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    I don't think human error in IEM measurements is as bad as everyone is making it out to be. In-ear coupling is typically very very consistent given proper technique and methodology since you really only have two variables to account for (insertion depth and seal compromise), maybe three if you want to account for tips as well (which really only affects 5-6kHz and up unless you have a tip that intentionally compromises seal or something). Wouldn't go as far as to say that human error "dominates".

    Definitely far more consistent and less prone to human error than headphone measurements, at least.
     
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  13. Bill-P

    Bill-P Level 42 Mad Wizard

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    Well, at that point, you're basically saying every single pair of IEMs ever made were measured with the exact same insertion depth and fit by all manufacturers.

    And even assuming that that's true, that means all manufacturers are assuming every living person will be able to insert said IEMs at the exact same insertion depth and fit.

    I don't know. In my experience, some IEMs need to be measured with a deeper insertion, while some must be shallow, in order to see the full effect of what's happening when a real human wears them.

    At least then the FR is more consistent to what I hear, because again, my ears are not perfect mechanical couplers. But I guess we can agree to disagree.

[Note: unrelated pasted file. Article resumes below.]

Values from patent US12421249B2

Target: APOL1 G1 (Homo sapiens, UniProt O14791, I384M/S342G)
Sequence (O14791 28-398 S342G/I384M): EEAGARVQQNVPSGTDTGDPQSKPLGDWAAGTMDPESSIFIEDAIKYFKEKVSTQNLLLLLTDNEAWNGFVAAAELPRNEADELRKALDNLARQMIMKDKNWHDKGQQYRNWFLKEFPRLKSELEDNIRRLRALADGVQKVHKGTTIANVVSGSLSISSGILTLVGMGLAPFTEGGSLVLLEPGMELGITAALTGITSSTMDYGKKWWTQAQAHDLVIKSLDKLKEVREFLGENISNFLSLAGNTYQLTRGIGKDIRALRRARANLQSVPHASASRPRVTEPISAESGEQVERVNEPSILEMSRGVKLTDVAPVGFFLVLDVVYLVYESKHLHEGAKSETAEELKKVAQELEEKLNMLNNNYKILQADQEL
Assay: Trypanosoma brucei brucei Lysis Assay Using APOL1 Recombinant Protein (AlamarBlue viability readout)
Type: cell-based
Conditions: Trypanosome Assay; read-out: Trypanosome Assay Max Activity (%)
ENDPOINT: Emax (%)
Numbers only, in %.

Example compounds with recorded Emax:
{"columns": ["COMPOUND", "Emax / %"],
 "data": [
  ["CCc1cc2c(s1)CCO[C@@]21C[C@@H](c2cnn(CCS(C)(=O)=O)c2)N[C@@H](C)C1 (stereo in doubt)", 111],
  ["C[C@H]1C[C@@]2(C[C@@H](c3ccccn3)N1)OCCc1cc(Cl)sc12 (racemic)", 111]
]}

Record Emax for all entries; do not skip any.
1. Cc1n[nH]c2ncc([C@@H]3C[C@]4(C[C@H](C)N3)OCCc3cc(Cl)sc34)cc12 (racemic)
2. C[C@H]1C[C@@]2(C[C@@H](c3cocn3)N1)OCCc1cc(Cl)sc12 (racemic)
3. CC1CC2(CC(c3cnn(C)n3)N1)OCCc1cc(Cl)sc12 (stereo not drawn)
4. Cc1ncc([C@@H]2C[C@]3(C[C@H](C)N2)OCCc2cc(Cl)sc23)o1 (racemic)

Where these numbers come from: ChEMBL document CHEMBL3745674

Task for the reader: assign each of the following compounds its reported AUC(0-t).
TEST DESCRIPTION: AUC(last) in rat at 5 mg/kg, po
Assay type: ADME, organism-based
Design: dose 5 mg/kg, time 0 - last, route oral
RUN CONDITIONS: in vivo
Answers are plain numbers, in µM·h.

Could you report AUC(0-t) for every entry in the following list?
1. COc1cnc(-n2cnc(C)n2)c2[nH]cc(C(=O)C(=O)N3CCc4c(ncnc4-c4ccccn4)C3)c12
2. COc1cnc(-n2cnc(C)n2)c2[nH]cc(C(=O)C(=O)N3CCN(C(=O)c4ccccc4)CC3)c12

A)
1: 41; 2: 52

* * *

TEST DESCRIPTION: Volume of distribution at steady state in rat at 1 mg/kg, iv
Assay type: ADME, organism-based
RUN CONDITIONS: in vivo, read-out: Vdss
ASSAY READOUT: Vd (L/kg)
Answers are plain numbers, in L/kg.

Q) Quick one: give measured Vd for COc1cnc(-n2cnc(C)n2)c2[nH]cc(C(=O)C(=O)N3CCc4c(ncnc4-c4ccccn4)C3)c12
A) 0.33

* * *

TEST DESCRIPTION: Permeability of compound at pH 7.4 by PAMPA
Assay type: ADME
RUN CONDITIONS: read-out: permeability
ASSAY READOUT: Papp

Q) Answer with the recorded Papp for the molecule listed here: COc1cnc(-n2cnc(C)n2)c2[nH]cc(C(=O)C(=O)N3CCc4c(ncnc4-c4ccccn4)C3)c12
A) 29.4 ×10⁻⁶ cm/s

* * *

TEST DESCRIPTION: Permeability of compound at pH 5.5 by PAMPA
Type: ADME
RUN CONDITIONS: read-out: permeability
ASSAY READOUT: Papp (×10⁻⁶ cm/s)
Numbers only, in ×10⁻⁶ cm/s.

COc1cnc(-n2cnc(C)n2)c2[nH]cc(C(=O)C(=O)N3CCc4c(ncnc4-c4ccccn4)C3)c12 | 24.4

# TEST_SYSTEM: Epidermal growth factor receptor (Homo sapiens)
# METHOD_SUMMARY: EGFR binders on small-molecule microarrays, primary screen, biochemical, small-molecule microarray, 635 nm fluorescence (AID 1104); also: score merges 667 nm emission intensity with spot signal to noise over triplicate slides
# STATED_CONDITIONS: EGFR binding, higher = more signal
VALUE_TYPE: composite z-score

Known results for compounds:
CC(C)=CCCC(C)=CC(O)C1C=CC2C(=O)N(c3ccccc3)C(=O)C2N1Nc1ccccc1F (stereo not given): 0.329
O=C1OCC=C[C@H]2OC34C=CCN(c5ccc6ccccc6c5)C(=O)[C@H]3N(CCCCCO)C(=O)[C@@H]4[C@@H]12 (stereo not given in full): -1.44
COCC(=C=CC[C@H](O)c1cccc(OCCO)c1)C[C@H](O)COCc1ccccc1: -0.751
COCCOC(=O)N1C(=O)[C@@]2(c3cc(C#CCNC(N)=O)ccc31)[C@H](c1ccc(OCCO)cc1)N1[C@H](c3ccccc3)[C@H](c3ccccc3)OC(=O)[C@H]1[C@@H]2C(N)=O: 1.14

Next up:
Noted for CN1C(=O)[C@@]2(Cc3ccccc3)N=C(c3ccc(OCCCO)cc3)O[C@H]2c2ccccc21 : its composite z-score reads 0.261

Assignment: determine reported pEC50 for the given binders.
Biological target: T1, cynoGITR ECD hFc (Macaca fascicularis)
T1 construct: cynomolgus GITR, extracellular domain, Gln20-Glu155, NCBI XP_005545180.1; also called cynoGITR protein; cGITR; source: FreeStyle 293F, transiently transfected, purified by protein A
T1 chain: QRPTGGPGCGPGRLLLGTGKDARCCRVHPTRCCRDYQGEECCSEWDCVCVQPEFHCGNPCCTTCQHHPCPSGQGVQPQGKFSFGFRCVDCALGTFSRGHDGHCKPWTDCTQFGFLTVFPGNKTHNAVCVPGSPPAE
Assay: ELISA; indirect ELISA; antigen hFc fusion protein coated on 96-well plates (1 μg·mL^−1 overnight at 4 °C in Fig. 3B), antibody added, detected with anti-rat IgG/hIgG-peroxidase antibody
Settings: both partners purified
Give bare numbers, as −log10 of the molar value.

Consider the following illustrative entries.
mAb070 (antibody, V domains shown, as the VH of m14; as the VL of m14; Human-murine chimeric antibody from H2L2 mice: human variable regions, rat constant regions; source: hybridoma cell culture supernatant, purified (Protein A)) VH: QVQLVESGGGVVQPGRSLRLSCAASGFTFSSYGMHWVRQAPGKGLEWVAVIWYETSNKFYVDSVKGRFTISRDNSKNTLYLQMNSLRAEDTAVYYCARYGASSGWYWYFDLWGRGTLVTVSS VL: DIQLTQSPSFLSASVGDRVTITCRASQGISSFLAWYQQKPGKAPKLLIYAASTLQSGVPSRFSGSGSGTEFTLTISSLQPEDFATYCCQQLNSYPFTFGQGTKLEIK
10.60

14. La Cenric

    La Cenric Friend

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    I'm not sure what the counter-argument here is since I fully agree that different IEMs fit differently, and so have different insertion depths/resonance points.

    My point was that you can get the same measurement over and over on an in-ear coupling system if you wanted to, and it'll be extremely easy to do so (I can perform a demonstration if needed). Else, if human error truly dominates and we can't tell systemic error from random error, then all left-right channel measurements would be wholly unreliable and cannot even be used for channel matching purposes.

    Basically in regards to this point:

    For QC and channel matching purposes? Absolutely. They have to. EDIT: within each manufacturer's own product range, so every batch of ER4s will be measured at the same insertion depth and fit for QC, but this insertion depth and fit will not be the same as, say, the SE215 QC process.
     
    Last edited: May 30, 2020
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  15. Serious

    Serious Inquisitive Frequency Response Plot

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    First up: I'm not an IEM measurement guru and have measured maybe only a dozen IEMs or so (not accounting for mods), so take this with a grain of salt...
    I wanted to add that matching insertion depth is not hard when you already have a measurement that you feel is representative. Once you exactly match the frequency of the high frequency peak the rest of the range should also match perfectly given nothing else changed. Matching it is easy since, if it is too low you simply insert it slightly deeper, if it is too high in frequency you lessen insertion depth. Easy.